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13-year-old Minnesota youth set to graduate from college

Apr 23, 2022, 5:05 PM | Updated: Jun 13, 2022, 3:35 pm
BEIJING, CHINA - JULY 18: (CHINA OUT) Students graduate during a ceremony held for 3,768 master and...
BEIJING, CHINA - JULY 18: (CHINA OUT) Students graduate during a ceremony held for 3,768 master and 898 doctorates being given out at the Tsinghua University on July 18, 2007 in Beijing, China. China faces a major challenge in meeting its goal of creating nine million jobs this year, according to Tian Chengping, Minister of Labour and Social Security. Approximately five million college graduates, the largest number in history, will enter the job market this year, in addition to surplus rural labourers swarming into cities for work. (Photo by China Photos/Getty Images
(CHINA OUT)

MINNEAPOLIS (AP) — A 13-year-old boy from Minnesota will soon earn his bachelor’s degree from college — with a major in physics and a minor in math.

Elliott Tanner is maintaining a 3.78 grade point average at the University of Minnesota and is participating in undergraduate research while also tutoring classmates. He wants to be high-energy theoretical physicist and ultimately a professor of physics at the university.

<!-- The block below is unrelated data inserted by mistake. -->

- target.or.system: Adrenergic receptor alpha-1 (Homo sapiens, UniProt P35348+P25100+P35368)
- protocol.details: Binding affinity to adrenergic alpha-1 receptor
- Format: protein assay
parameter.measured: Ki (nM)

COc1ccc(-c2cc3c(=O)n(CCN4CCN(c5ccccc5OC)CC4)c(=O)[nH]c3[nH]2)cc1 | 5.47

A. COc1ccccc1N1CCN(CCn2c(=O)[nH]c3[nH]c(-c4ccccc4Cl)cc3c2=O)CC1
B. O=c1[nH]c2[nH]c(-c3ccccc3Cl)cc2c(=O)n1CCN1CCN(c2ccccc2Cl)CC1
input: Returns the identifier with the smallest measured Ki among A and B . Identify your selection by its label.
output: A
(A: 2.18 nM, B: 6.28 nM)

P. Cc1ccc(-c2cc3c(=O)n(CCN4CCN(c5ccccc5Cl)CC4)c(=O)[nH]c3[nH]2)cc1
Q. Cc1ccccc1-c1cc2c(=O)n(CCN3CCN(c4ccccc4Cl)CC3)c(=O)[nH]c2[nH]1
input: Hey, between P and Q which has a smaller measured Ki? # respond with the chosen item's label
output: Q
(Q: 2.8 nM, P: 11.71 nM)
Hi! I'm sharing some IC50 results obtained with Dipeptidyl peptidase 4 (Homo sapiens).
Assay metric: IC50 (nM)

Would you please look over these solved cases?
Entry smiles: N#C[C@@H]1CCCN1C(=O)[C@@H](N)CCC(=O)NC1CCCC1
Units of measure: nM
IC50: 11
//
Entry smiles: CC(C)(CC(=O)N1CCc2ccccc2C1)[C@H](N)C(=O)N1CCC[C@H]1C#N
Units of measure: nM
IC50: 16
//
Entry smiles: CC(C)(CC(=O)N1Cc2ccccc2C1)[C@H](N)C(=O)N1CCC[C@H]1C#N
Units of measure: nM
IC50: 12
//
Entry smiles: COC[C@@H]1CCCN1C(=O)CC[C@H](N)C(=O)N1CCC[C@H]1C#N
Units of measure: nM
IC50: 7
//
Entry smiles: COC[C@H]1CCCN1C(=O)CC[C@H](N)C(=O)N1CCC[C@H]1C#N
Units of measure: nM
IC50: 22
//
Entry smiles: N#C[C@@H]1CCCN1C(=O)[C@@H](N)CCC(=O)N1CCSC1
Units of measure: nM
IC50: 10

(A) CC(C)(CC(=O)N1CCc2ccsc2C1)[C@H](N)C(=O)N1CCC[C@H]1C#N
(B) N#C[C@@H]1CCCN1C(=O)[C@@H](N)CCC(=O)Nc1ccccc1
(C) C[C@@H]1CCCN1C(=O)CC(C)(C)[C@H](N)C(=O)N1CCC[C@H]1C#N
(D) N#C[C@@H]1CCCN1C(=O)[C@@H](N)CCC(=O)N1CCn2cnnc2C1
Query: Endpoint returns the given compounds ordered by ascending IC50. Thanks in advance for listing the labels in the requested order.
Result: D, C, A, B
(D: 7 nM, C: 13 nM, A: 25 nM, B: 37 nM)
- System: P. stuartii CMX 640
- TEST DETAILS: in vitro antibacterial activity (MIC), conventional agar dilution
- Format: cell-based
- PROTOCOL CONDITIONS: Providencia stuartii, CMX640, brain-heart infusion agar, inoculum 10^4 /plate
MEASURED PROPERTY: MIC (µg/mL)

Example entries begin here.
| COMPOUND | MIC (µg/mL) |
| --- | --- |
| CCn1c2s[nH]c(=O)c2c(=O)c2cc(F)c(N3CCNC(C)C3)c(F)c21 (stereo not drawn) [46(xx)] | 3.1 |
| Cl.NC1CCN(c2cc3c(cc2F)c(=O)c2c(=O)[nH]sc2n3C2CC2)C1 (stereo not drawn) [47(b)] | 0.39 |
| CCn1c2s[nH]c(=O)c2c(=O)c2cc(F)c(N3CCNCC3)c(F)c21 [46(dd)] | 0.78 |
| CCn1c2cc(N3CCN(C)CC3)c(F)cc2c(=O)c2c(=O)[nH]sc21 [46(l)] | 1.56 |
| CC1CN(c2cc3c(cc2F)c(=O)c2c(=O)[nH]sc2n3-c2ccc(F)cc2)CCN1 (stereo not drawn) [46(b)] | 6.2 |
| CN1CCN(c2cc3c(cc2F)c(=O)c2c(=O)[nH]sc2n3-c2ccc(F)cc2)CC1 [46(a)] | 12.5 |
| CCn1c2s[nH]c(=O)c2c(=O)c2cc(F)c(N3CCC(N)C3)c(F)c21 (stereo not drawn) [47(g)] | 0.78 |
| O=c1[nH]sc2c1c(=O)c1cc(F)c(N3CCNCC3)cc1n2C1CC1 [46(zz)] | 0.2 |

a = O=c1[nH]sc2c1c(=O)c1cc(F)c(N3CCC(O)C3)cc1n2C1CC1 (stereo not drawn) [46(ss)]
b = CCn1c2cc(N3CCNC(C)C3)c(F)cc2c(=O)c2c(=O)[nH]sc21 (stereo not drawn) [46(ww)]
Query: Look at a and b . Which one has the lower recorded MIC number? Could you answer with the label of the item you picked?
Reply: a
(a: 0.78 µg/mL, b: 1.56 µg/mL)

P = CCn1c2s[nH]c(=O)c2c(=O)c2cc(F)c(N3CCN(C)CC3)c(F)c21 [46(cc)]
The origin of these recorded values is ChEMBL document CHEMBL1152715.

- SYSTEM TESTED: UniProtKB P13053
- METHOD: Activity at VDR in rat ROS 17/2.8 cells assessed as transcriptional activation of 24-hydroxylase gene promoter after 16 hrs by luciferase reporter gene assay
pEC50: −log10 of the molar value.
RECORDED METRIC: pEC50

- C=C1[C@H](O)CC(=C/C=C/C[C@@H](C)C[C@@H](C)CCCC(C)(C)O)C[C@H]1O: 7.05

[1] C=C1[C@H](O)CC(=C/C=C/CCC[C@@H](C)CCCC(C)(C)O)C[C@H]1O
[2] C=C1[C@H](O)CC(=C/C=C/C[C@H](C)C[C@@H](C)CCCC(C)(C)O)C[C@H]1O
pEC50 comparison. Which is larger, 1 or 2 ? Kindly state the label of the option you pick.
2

“I have an incredible passion for physics,” he said. “It’s been one of my favorite things to do.”

Elliott’s mom, Michelle Tanner, said he started reading and doing math by age 3. Following a few years of homeschooling and a high school curriculum that took him two years to complete, he began taking college classes when he was 9.

“People who hear Elliott’s story say he doesn’t get to be a kid, or he grew up too fast,” Michelle said. “He still very much is a kid and the only difference is he goes to school in a different building.”

Besides being on the verge of graduating, he has been accepted into the University of Minnesota’s Physics PhD program. Now his parents are trying to figure out how to pay for it.

“We’re just trying to explore all our options, and coming up with dead ends,” Michelle said. “Trying to apply for any scholarships, fellowships, grants, and we have not been successful.”

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13-year-old Minnesota youth set to graduate from college